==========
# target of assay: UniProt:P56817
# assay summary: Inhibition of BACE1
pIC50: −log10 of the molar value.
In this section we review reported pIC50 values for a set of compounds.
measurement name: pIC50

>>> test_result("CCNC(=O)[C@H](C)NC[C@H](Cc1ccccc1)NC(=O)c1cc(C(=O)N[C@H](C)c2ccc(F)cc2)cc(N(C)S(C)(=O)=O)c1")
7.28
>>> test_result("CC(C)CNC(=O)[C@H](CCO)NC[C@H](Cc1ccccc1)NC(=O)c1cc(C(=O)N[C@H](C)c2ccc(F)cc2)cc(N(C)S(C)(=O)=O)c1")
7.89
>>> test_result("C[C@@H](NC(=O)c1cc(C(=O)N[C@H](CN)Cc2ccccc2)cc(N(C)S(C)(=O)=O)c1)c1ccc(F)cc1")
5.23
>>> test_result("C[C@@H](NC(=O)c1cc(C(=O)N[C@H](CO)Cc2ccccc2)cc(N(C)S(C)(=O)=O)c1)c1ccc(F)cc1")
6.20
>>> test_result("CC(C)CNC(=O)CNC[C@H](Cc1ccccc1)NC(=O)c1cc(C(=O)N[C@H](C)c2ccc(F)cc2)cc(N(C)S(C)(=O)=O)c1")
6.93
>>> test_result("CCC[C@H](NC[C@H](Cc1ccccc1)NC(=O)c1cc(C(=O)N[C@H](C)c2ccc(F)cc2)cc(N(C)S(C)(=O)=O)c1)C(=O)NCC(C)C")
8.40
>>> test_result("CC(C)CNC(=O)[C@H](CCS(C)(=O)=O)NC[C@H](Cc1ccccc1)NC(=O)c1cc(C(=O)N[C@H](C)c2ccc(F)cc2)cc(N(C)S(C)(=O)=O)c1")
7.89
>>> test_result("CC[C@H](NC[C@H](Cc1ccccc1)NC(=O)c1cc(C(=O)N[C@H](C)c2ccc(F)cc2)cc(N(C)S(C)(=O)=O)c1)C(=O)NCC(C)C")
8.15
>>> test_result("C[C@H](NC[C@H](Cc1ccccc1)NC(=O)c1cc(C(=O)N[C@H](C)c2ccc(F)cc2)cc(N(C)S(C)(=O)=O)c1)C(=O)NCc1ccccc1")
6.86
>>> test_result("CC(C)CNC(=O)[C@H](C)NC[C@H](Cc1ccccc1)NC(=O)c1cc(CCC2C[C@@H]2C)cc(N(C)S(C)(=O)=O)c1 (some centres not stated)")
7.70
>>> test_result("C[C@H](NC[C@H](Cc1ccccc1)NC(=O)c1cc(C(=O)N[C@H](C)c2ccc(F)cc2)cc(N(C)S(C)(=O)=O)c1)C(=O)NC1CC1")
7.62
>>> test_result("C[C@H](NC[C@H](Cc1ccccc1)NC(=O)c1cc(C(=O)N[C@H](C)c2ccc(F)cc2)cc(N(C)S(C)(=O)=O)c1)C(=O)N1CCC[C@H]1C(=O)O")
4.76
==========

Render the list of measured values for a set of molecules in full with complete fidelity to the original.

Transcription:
# target of assay: UniProt:P56817
# assay summary: Inhibition of BACE1
pIC50: −log10 of the molar value.
In this section we review reported pIC50 values for a set of compounds.
measurement name: pIC50

>>> test_result("CCNC(=O)[C@H](C)NC[C@H](Cc1ccccc1)NC(=O)c1cc(C(=O)N[C@H](C)c2ccc(F)cc2)cc(N(C)S(C)(=O)=O)c1")
7.28
>>> test_result("CC(C)CNC(=O)[C@H](CCO)NC[C@H](Cc1ccccc1)NC(=O)c1cc(C(=O)N[C@H](C)c2ccc(F)cc2)cc(N(C)S(C)(=O)=O)c1")
7.89
>>> test_result("C[C@@H](NC(=O)c1cc(C(=O)N[C@H](CN)Cc2ccccc2)cc(N(C)S(C)(=O)=O)c1)c1ccc(F)cc1")
5.23
>>> test_result("C[C@@H](NC(=O)c1cc(C(=O)N[C@H](CO)Cc2ccccc2)cc(N(C)S(C)(=O)=O)c1)c1ccc(F)cc1")
6.20
>>> test_result("CC(C)CNC(=O)CNC[C@H](Cc1ccccc1)NC(=O)c1cc(C(=O)N[C@H](C)c2ccc(F)cc2)cc(N(C)S(C)(=O)=O)c1")
6.93
>>> test_result("CCC[C@H](NC[C@H](Cc1ccccc1)NC(=O)c1cc(C(=O)N[C@H](C)c2ccc(F)cc2)cc(N(C)S(C)(=O)=O)c1)C(=O)NCC(C)C")
8.40
>>> test_result("CC(C)CNC(=O)[C@H](CCS(C)(=O)=O)NC[C@H](Cc1ccccc1)NC(=O)c1cc(C(=O)N[C@H](C)c2ccc(F)cc2)cc(N(C)S(C)(=O)=O)c1")
7.89
>>> test_result("CC[C@H](NC[C@H](Cc1ccccc1)NC(=O)c1cc(C(=O)N[C@H](C)c2ccc(F)cc2)cc(N(C)S(C)(=O)=O)c1)C(=O)NCC(C)C")
8.15
>>> test_result("C[C@H](NC[C@H](Cc1ccccc1)NC(=O)c1cc(C(=O)N[C@H](C)c2ccc(F)cc2)cc(N(C)S(C)(=O)=O)c1)C(=O)NCc1ccccc1")
6.86
>>> test_result("CC(C)CNC(=O)[C@H](C)NC[C@H](Cc1ccccc1)NC(=O)c1cc(CCC2C[C@@H]2C)cc(N(C)S(C)(=O)=O)c1 (some centres not stated)")
7.70
>>> test_result("C[C@H](NC[C@H](Cc1ccccc1)NC(=O)c1cc(C(=O)N[C@H](C)c2ccc(F)cc2)cc(N(C)S(C)(=O)=O)c1)C(=O)NC1CC1")
7.62
>>> test_result("C[C@H](NC[C@H](Cc1ccccc1)NC(=O)c1cc(C(=O)N[C@H](C)c2ccc(F)cc2)cc(N(C)S(C)(=O)=O)c1)C(=O)N1CCC[C@H]1C(=O)O")
4.76